From Publishers Weekly
In this lively volume, Cambridge physicist Barrow (The Book of Nothing) considers the natural constants-the handful of seemingly eternal numerical values, such as the speed of light, the weight of the proton, Planck's constant or the four dimensions of space and time-that constitute the "bedrock" of physical reality. These constants quantify some of the simplest statements that science makes about the world, but as this fascinating work of popular science demonstrates, they have profound implications for the fate of the universe and our place within it. And, Barrow hints, they might not be truly constant. He traces scientists' evolving understanding of the natural constants as they grew to assume a central role in modern relativity theory and quantum mechanics, and outlines ongoing attempts to determine whether they are just inexplicable facts of nature or the logical consequence of some fundamental Theory of Everything. He also raises important philosophical and even religious questions. The natural constants are delicately balanced to make the universe safe for living organisms: altering them more than a hair would make stars burn out, atoms fly apart, and the world as we know it impossible. Is this a happy accident? Proof of Intelligent Design? Or is it a coincidence of our inhabiting one of an infinity of universes that just happens to have living observers? Barrow explores these issues in erudite but lucid prose that draws on an array of thinkers from Einstein to Freud, and, because he withholds his answer to the changing constants question until the end, his book has surprising narrative pull. His account makes some of the most challenging frontiers of science accessible, even enthralling, to laypeople. B&w photos and illustrations.
Copyright 2003 Reed Business Information, Inc.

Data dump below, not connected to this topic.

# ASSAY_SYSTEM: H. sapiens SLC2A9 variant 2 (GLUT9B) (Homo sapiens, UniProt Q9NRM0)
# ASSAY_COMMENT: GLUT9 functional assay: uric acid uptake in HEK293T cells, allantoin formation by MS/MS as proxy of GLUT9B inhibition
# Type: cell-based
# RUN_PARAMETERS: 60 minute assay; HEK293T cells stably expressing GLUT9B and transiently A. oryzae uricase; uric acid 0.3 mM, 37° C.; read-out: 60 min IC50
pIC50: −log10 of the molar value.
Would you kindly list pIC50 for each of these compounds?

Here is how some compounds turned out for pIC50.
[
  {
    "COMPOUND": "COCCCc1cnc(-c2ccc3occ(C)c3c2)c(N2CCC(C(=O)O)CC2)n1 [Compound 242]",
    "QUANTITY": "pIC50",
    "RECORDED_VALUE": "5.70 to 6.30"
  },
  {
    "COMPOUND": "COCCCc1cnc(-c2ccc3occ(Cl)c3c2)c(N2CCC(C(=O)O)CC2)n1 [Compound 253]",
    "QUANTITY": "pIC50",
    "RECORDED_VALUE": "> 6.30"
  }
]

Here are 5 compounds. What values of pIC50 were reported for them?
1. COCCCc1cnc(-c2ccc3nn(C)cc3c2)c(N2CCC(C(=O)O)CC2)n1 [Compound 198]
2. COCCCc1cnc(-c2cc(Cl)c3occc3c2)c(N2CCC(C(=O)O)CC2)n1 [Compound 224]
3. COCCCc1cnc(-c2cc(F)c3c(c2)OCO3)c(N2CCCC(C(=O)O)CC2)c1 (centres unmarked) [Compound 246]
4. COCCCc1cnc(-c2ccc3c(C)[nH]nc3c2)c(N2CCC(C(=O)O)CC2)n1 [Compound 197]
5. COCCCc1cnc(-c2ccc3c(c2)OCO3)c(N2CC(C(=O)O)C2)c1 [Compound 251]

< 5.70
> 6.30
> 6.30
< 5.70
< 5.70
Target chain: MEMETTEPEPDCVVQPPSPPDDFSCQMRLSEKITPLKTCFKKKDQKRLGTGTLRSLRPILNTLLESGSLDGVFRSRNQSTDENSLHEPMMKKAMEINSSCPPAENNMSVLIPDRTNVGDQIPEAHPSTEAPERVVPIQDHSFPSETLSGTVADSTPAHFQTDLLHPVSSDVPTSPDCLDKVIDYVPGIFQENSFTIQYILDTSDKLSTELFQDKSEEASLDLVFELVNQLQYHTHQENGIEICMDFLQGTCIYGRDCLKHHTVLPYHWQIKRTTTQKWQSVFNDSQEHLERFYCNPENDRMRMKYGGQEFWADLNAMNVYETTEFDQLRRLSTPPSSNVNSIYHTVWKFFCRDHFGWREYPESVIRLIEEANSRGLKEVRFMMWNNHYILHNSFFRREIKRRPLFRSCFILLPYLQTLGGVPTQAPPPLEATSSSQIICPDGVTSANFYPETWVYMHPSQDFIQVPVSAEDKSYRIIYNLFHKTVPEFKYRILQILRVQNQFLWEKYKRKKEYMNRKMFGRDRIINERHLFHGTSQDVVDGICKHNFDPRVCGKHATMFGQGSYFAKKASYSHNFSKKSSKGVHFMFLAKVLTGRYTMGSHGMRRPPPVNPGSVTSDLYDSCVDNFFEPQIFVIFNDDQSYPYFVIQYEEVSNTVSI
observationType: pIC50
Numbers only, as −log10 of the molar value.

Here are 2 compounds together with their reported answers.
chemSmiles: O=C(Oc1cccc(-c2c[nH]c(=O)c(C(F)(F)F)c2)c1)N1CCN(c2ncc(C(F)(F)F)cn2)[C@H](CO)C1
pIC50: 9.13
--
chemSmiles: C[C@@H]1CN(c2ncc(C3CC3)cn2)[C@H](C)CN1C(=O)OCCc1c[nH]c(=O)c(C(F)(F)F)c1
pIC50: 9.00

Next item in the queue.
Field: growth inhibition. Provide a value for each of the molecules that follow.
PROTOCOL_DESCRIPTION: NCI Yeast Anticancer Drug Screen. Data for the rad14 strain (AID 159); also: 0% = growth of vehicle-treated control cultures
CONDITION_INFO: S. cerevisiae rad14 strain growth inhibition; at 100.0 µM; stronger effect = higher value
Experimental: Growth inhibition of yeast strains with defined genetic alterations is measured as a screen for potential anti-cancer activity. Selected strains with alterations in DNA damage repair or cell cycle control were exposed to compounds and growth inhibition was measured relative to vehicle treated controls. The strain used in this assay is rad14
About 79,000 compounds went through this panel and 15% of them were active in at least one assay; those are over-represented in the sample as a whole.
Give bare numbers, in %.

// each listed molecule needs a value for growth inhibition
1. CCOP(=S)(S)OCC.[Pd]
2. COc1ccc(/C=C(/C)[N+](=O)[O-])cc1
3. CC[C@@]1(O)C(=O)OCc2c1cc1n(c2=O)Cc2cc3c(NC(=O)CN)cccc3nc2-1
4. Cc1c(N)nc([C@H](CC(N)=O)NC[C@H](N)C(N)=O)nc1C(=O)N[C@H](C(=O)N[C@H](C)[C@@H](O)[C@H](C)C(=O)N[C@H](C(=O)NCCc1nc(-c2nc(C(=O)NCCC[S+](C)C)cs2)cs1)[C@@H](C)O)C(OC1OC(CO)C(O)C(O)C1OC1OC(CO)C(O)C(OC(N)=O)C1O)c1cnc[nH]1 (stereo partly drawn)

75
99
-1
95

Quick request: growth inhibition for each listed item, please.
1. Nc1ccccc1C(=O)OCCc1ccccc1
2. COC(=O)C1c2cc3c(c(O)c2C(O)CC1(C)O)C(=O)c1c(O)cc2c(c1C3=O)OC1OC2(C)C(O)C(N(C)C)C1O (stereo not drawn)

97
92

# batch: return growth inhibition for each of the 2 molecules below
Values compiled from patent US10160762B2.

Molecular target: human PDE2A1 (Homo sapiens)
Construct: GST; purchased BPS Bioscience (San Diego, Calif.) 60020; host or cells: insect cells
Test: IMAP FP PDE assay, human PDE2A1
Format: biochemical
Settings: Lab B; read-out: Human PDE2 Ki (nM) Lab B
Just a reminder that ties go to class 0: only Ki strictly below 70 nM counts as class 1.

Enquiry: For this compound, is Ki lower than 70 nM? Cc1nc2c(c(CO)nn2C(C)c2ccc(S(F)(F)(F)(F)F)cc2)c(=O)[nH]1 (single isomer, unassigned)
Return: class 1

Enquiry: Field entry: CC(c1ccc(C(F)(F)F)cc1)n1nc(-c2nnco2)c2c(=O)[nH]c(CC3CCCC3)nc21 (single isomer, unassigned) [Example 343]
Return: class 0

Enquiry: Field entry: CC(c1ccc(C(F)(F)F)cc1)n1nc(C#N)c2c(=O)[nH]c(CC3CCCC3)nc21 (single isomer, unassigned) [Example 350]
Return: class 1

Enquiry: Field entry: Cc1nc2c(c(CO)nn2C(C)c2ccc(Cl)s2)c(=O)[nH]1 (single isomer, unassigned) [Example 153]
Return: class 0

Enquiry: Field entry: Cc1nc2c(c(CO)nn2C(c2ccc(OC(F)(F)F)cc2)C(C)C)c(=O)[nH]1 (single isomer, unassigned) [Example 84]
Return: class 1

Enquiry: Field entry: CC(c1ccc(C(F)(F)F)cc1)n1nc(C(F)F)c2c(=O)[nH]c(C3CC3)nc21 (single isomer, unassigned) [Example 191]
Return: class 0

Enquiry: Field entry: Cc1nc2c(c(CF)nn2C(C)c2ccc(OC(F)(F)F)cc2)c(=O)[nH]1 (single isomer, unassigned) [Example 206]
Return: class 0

From Library Journal
A writer in cosmology with roughly a dozen books for lay readers to his credit (e.g., The Book of Nothing), Barrow here discusses the efforts of various scientists, including himself, to discern some deeper meaning in the various fundamental constants of physics-for example, the so-called fine-structure constant, the gravitational constant, and the speed of light in a vacuum. Why do these constants have the values that they do? What might be their interrelationships? And might these constants turn out to be subtly variable instead of truly "constant"? Barrow gives us the history of early attempts to answer such questions and then describes the current state of thinking. Along the way, he shows how these considerations relate to the structure and ultimate fate of the universe. Barrow acknowledges that this field is very much in a state of flux, explaining what is known in a readable fashion for nonspecialists-though he does assume a moderate degree of scientific literacy on the part of his readers. Strongly recommended for college and larger public libraries.
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Jack W. Weigel, Ann Arbor, MI
Copyright 2002 Reed Business Information, Inc.